O’Neill won eight of his 19 games in charge of Forest (Laurence Griffiths/Getty Images)
O’Neill was still sitting in his office, described as being shocked and distraught at the news, when he found out that it was now another manager’s office, which would be painful for any manager, never mind one with his deep connections.
In recent days, O’Neill took issue with the suggestion that player power was his undoing.
“There was this idea that it was player power at Nottingham Forest. Do me a favour. Player power at Forest? There was not a player strong enough or with the personality enough to usurp me,” said O’Neill in that Talksport interview. “It is just ridiculous to talk about it.
“The players did not get me out in the end. I believe there were a few non-descript players who sent their agents to talk to the CEO. More fool him for listening. Please do not give me this here about player power. It was a nice little narrative for local journalists, who latched onto it.
“If Henrik Larsson, Chris Sutton or Neil Lennon came to me and said, ‘I do not like the way you are dealing with things’, I would dismiss them. I might think about it. But when I have a crowd of non-descripts at Forest coming up and saying that, please, give me a break.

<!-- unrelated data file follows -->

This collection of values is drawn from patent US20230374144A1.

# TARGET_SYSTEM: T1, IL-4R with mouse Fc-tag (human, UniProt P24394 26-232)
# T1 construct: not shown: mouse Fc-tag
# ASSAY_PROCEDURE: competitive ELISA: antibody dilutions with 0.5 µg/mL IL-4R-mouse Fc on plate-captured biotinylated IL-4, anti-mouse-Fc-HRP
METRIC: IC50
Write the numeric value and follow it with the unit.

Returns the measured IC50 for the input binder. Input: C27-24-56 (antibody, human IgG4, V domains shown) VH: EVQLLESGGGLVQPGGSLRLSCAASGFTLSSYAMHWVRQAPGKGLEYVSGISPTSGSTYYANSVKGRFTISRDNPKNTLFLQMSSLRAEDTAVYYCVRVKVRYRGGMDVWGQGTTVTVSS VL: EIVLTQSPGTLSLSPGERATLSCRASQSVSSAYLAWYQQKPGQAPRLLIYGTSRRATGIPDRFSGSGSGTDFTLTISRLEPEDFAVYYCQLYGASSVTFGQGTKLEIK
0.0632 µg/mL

“Am I bitter about it? Absolutely I am. But player power… they are really good players, those lads. They have all signed for Real Madrid. Nonsense. They are all playing non-league football.”
But it was, in part at least, a factor that he had lost the support of the dressing room within weeks of taking the job.
The players were non-plussed when he arrived. Some had to Google him. Others were more interested in what his assistant, Roy Keane, would be like. The same had been true when O’Neill was appointed at Leicester two decades previously when he initially faced a backlash from players and fans alike. But crucially, while he was able to win around the dressing room at Leicester — to the point where he was eventually worshipped by the players — he never managed to do that at Forest.